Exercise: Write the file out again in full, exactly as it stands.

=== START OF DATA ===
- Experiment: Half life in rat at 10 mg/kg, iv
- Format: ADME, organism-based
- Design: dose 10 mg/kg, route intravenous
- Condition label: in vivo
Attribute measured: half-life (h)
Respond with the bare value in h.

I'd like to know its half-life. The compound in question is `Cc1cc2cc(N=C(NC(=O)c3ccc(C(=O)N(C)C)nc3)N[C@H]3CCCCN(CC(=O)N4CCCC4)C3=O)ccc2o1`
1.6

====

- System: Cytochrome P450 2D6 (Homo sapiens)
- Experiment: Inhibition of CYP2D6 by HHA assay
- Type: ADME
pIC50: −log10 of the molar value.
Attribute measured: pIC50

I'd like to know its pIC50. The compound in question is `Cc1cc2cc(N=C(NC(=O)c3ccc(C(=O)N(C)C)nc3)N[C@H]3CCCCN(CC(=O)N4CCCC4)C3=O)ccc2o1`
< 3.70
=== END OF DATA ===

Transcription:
- Experiment: Half life in rat at 10 mg/kg, iv
- Format: ADME, organism-based
- Design: dose 10 mg/kg, route intravenous
- Condition label: in vivo
Attribute measured: half-life (h)
Respond with the bare value in h.

I'd like to know its half-life. The compound in question is `Cc1cc2cc(N=C(NC(=O)c3ccc(C(=O)N(C)C)nc3)N[C@H]3CCCCN(CC(=O)N4CCCC4)C3=O)ccc2o1`
1.6

====

- System: Cytochrome P450 2D6 (Homo sapiens)
- Experiment: Inhibition of CYP2D6 by HHA assay
- Type: ADME
pIC50: −log10 of the molar value.
Attribute measured: pIC50

I'd like to know its pIC50. The compound in question is `Cc1cc2cc(N=C(NC(=O)c3ccc(C(=O)N(C)C)nc3)N[C@H]3CCCCN(CC(=O)N4CCCC4)C3=O)ccc2o1`
< 3.70